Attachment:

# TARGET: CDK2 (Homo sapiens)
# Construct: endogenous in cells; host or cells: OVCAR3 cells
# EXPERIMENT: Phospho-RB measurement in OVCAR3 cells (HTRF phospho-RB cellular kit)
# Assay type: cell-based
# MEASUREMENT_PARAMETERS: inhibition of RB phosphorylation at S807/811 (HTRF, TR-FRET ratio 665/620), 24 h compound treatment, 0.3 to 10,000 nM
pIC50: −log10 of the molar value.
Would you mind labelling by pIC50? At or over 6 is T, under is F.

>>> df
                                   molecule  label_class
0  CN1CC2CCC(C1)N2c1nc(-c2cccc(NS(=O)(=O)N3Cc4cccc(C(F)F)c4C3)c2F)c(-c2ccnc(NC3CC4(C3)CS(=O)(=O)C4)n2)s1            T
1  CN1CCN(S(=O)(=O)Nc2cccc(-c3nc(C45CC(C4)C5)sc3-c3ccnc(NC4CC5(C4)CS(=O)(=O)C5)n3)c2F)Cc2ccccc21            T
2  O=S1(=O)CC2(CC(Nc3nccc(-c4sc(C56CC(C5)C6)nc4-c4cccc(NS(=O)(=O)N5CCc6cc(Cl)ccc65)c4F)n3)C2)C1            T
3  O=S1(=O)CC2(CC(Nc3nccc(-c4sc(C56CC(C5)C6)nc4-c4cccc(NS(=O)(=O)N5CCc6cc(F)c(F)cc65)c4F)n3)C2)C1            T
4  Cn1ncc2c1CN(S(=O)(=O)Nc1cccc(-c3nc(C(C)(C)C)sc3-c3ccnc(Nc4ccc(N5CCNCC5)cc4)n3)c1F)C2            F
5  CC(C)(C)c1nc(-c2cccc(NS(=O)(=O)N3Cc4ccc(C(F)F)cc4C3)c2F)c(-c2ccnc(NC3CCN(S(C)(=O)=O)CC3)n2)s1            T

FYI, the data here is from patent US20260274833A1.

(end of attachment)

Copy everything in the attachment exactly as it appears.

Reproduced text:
# TARGET: CDK2 (Homo sapiens)
# Construct: endogenous in cells; host or cells: OVCAR3 cells
# EXPERIMENT: Phospho-RB measurement in OVCAR3 cells (HTRF phospho-RB cellular kit)
# Assay type: cell-based
# MEASUREMENT_PARAMETERS: inhibition of RB phosphorylation at S807/811 (HTRF, TR-FRET ratio 665/620), 24 h compound treatment, 0.3 to 10,000 nM
pIC50: −log10 of the molar value.
Would you mind labelling by pIC50? At or over 6 is T, under is F.

>>> df
                                   molecule  label_class
0  CN1CC2CCC(C1)N2c1nc(-c2cccc(NS(=O)(=O)N3Cc4cccc(C(F)F)c4C3)c2F)c(-c2ccnc(NC3CC4(C3)CS(=O)(=O)C4)n2)s1            T
1  CN1CCN(S(=O)(=O)Nc2cccc(-c3nc(C45CC(C4)C5)sc3-c3ccnc(NC4CC5(C4)CS(=O)(=O)C5)n3)c2F)Cc2ccccc21            T
2  O=S1(=O)CC2(CC(Nc3nccc(-c4sc(C56CC(C5)C6)nc4-c4cccc(NS(=O)(=O)N5CCc6cc(Cl)ccc65)c4F)n3)C2)C1            T
3  O=S1(=O)CC2(CC(Nc3nccc(-c4sc(C56CC(C5)C6)nc4-c4cccc(NS(=O)(=O)N5CCc6cc(F)c(F)cc65)c4F)n3)C2)C1            T
4  Cn1ncc2c1CN(S(=O)(=O)Nc1cccc(-c3nc(C(C)(C)C)sc3-c3ccnc(Nc4ccc(N5CCNCC5)cc4)n3)c1F)C2            F
5  CC(C)(C)c1nc(-c2cccc(NS(=O)(=O)N3Cc4ccc(C(F)F)cc4C3)c2F)c(-c2ccnc(NC3CCN(S(C)(=O)=O)CC3)n2)s1            T

FYI, the data here is from patent US20260274833A1.